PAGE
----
His lumbering business was quite extensive and specialized in white and red pine. John passed away in 1857 when he as only 46 years of age. In 1867 his timber rights were disposed of to J.R. Booth for the sum of $45,000. His timber limits encompassed much of the Ottawa Valley and what later became Algonquin Park. John Egan was truly one of Ontario’s first lumber kings and a true entrepreneur.
If there was a 'baron above all barons', it was John Rudolphus Booth. Born in 1827 in the Province of Quebec, he tried his hand at a variety of trades until turning to the lumber trade. In 1867 he purchased the lumber rights of John Egan - 260 square miles near the Madawaska River near what is now Algonquin Park. This acreage had been returned to the Crown, and appeared on the market for sale. Booth harvested this land for the next 50 years. Nothing stopped him in his pursuit of success in the industry, often building a railroad when a river was not available for the transport of logs (some of which became part of the Grand Trunk Railway). He carried on until his death at the age of 99.
As in many things is an end, and the last raft to pass through Ottawa on the Ottawa River occurred in 1899.
On Monday night, some 250 of the men who had been employed
on the 'drives' of the various firms of lumbermen operating on the
Madawaska came into Renfrew on their way home. Their services are
dispensed with for the present, as water is too low for the logs to be
brought farther down this season. August 16, 1872 (from Bill Graham’s
Shantymen on the Madawaska from The Madawaska Highlander)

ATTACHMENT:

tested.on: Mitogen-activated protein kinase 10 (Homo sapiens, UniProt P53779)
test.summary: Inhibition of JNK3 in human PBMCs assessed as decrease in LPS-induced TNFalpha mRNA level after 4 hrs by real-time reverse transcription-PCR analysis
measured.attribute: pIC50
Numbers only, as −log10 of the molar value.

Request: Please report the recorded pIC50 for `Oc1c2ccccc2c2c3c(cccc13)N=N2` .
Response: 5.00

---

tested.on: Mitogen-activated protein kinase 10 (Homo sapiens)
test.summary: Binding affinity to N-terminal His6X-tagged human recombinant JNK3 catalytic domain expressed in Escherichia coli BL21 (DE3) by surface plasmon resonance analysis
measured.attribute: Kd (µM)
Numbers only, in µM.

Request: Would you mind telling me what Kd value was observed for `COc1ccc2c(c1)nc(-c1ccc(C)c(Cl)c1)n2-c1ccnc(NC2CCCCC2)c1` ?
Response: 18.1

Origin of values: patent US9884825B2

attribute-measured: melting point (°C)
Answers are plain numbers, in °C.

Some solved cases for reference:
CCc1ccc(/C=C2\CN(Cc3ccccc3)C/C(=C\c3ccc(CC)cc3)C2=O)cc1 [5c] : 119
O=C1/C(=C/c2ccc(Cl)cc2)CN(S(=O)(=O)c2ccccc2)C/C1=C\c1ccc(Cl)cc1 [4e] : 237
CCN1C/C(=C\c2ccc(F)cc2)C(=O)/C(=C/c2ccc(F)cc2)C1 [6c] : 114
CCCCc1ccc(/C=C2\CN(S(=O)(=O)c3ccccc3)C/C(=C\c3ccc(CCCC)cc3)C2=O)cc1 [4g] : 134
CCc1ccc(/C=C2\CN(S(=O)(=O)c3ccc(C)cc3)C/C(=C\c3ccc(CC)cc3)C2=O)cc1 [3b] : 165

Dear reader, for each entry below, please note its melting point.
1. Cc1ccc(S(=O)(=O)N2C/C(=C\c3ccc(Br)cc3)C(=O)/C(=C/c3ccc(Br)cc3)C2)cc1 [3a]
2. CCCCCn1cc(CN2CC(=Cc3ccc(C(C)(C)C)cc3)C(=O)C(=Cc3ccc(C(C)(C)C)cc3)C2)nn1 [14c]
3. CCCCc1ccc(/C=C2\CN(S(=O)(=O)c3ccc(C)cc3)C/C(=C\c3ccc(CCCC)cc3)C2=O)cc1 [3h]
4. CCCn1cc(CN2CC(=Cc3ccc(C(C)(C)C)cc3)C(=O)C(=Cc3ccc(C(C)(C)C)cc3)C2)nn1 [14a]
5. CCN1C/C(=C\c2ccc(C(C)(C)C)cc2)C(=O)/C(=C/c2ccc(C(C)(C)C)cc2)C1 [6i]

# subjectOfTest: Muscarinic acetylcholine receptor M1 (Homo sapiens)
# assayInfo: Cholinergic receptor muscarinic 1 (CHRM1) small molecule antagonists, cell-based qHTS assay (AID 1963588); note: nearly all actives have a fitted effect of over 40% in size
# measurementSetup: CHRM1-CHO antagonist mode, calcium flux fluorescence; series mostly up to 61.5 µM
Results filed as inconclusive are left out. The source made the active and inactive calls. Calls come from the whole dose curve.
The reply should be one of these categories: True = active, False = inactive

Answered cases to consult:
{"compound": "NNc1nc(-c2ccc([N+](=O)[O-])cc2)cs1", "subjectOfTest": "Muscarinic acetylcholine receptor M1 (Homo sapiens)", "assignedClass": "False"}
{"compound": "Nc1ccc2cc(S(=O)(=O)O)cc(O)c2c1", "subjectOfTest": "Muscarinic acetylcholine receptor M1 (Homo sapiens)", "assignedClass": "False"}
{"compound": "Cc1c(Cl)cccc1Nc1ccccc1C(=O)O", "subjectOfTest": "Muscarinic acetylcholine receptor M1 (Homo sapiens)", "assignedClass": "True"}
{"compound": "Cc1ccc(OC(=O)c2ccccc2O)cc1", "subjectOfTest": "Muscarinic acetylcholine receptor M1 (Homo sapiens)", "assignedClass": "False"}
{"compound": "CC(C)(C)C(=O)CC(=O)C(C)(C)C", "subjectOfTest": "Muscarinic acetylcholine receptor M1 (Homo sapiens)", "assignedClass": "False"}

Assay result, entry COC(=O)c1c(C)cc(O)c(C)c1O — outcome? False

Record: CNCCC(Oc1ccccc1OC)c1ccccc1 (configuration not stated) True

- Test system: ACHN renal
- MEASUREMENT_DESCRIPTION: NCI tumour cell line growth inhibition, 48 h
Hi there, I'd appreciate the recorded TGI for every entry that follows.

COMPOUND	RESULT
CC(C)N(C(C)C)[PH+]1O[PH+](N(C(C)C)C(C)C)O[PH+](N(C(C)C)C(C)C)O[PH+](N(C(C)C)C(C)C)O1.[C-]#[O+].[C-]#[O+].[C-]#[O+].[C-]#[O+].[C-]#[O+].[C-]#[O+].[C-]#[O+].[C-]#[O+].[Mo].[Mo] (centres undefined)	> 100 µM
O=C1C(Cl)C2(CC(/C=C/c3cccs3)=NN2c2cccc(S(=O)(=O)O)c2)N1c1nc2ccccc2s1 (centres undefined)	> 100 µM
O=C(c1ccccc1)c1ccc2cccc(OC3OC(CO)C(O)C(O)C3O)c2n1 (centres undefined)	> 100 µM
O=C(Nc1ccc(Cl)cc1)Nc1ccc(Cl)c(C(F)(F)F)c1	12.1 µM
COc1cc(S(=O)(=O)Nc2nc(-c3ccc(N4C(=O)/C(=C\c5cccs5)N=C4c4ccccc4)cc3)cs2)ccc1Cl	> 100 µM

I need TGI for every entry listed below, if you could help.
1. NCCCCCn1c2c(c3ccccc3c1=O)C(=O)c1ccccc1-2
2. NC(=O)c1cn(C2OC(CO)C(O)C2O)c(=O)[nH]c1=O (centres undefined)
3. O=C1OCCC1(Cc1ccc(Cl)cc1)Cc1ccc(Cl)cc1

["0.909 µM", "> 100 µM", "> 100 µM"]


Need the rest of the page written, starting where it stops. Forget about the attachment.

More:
McPhee's Bay Sawmill
In the mid 1800’s logging was a very important industry in the area now known as Algonquin Park and the main river flowing out of that area called the Madawaska River. The industry employed thousands of lumbermen up until the late 1890’s. The lumbermen would leave their families in the fall of each year and go into the bush to cut, and haul the gigantic white pine trees, many of them over 3’ and 4’ in diameter, hauling them using horses to the river and let the river move the squared logs to the Ottawa River at Arnprior. At this point the logs were assembled into rafts for movement to Quebec City to be loaded onto ships for England where they were made into ship’s mast for the British Navy. The logs were squared to allow more of them to be placed in the ships hold.
Many of the loggers were killed or drowned in the bush and in the log drives in the spring of each year. The logs would jam up on rocks and would have to be either dynamited to loosen them up or pike poled to loosen them. The loggers were on the logs when they slipped or got crushed between logs.